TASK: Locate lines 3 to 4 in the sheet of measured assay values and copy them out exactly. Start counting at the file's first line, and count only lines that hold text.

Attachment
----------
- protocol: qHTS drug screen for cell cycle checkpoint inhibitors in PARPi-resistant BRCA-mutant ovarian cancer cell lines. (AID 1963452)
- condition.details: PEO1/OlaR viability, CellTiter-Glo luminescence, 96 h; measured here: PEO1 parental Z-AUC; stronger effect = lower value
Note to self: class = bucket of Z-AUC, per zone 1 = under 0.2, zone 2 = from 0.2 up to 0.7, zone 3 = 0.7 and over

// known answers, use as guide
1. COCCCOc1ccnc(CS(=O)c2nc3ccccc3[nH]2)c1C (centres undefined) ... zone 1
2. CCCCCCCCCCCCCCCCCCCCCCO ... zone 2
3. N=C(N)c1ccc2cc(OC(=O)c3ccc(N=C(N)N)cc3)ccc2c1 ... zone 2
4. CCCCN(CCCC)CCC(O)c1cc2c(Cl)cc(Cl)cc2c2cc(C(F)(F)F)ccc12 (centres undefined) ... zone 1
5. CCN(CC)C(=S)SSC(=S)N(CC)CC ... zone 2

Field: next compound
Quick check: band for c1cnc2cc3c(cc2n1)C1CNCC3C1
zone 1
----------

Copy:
Note to self: class = bucket of Z-AUC, per zone 1 = under 0.2, zone 2 = from 0.2 up to 0.7, zone 3 = 0.7 and over

// known answers, use as guide